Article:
By Joe Mullin, New England States Coordinator
On January 25, Congressional Sportsmen’s Foundation (CSF) New England States Coordinator Joe Mullin joined the Connecticut Legislative Sportsmen’s Caucus in Hartford as they discussed administrative opportunities, reviewed sportsmen-related legislation, and took public comments regarding the first few weeks of the legislative session.
A subcommittee for organizing Caucus events was formed during the meeting. Following the formation of this new subcommittee, the focus turned towards legislation. Included in the discussion were a number of anti-sportsmen’s bills that would: prohibit hunting in specific areas, prevent any further expansion of hunting opportunities in the state, increase the price of ammunition by raising the associated sales tax to 50%, and cede authority to regulate hunting and trapping to local and municipal governments.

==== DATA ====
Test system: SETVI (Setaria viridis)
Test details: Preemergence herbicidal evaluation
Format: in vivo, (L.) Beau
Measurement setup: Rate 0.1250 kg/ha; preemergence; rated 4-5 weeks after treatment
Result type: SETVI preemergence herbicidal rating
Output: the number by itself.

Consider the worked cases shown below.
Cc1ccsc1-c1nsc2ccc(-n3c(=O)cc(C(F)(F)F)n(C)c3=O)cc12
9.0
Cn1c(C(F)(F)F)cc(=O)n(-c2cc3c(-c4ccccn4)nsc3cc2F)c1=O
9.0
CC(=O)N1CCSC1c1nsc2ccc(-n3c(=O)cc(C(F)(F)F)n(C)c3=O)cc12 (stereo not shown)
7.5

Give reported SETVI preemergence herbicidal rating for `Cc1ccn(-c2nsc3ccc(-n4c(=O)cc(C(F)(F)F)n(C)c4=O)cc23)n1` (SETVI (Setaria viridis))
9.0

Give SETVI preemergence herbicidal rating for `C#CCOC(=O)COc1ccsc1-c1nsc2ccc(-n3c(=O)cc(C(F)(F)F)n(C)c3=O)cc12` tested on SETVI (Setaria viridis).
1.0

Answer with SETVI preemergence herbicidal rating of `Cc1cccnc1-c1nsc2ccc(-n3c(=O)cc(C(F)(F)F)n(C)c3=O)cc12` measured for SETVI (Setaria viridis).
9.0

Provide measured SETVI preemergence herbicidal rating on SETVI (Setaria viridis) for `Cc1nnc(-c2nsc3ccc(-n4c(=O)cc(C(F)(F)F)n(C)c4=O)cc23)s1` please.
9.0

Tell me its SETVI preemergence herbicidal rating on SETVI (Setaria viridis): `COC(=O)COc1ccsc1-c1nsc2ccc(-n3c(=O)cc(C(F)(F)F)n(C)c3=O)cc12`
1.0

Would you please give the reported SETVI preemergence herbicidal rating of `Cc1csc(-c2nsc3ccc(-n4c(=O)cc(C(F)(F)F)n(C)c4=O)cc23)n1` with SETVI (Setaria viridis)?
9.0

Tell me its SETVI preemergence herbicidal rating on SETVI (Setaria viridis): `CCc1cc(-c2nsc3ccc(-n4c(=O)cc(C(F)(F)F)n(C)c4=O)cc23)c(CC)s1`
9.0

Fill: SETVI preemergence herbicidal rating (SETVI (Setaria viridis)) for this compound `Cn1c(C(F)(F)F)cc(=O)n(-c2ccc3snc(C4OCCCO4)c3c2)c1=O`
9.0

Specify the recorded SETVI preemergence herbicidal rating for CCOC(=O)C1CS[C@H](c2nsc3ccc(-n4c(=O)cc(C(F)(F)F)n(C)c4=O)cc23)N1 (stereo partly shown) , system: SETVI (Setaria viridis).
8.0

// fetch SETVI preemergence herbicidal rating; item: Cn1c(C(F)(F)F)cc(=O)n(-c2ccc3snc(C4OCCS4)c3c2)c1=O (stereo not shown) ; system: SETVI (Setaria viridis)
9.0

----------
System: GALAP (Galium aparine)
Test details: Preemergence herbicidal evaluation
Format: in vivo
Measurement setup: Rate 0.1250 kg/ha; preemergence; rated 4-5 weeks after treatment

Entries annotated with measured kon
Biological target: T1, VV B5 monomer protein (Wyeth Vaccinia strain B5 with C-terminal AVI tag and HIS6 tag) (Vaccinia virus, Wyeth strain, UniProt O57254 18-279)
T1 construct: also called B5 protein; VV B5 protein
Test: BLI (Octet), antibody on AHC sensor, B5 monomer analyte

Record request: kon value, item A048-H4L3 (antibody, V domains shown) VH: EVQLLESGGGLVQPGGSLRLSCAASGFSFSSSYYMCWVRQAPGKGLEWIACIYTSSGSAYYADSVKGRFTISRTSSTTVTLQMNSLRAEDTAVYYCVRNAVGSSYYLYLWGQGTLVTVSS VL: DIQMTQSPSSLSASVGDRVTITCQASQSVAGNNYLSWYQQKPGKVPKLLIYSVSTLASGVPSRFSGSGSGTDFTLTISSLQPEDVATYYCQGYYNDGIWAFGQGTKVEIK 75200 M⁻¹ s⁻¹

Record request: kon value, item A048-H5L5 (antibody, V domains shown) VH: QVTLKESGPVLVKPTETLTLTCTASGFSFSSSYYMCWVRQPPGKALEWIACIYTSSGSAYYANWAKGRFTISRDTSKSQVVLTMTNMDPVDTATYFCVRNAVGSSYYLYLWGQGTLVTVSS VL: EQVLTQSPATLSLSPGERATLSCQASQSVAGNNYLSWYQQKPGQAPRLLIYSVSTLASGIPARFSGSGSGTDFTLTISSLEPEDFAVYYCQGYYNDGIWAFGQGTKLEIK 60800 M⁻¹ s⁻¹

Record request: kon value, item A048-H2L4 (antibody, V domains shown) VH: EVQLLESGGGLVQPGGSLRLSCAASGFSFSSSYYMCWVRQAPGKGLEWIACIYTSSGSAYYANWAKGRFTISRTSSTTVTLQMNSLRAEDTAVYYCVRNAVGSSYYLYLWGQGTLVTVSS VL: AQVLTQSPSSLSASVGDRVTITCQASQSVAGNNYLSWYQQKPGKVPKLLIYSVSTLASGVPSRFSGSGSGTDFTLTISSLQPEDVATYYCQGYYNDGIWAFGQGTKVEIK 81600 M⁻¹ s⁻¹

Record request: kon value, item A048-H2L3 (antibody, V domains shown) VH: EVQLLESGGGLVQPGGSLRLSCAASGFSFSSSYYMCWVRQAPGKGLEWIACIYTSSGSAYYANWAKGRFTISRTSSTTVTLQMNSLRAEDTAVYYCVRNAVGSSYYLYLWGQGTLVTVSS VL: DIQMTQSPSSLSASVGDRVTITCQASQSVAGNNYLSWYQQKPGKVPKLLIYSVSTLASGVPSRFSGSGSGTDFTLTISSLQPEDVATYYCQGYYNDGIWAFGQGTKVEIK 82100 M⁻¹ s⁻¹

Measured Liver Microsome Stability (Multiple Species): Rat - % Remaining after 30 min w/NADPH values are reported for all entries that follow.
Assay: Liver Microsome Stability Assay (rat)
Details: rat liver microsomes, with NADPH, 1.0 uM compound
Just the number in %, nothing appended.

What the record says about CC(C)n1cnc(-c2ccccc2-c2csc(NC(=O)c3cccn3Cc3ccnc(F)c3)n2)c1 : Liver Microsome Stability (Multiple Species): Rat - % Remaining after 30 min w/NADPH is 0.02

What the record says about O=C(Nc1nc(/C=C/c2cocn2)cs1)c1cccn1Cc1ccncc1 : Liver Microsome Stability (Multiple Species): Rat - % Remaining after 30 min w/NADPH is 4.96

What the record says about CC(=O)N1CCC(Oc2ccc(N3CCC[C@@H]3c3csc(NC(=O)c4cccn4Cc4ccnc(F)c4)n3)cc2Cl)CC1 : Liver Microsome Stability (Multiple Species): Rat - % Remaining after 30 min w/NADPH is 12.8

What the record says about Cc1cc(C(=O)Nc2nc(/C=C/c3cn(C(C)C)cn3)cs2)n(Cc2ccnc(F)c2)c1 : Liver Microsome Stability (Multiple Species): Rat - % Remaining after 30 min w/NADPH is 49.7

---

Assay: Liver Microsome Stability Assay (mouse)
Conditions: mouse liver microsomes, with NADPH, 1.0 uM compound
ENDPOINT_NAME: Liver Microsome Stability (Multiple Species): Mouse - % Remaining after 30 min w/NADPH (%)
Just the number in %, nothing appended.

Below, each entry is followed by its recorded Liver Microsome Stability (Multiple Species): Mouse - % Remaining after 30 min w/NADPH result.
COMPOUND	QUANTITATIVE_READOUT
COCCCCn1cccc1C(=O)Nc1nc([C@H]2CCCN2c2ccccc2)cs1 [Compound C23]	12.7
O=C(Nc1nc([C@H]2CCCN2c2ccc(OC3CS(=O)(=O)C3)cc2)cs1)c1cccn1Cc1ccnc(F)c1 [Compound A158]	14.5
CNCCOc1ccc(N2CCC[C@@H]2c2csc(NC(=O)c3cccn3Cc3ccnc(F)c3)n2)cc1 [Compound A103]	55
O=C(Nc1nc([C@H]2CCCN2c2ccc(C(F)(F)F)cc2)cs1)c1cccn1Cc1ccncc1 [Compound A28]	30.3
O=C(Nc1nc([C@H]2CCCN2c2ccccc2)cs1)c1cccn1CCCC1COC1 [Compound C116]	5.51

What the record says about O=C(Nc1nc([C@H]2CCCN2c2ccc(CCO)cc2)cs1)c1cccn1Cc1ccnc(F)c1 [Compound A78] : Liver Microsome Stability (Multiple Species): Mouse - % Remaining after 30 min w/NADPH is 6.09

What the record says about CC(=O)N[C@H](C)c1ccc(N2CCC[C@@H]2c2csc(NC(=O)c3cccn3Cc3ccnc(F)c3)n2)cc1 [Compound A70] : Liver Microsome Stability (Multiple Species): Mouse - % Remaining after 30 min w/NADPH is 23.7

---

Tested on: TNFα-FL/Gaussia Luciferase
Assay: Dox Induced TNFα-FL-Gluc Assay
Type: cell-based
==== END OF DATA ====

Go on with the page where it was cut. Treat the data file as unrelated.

During the public comment period, Mullin presented information on the important role of the American System of Conservation Funding in the Constitution State. Through this “user-pays, public-benefits” System, sportsmen and women provide the vast majority of the funding for state fish and wildlife agencies. In 2018 alone, Connecticut’s sportsmen and women generated a total of $16 million, which benefits all residents of Connecticut, consumptive and non-consumptive users alike.
Studies conducted at both the state and federal level have found that the number of hunters and trappers have been on a generally declining trend over the past several decades. To increase recruitment, retention, and reactivation (R3) of hunters and trappers, which initiative do you think would have the greatest impact?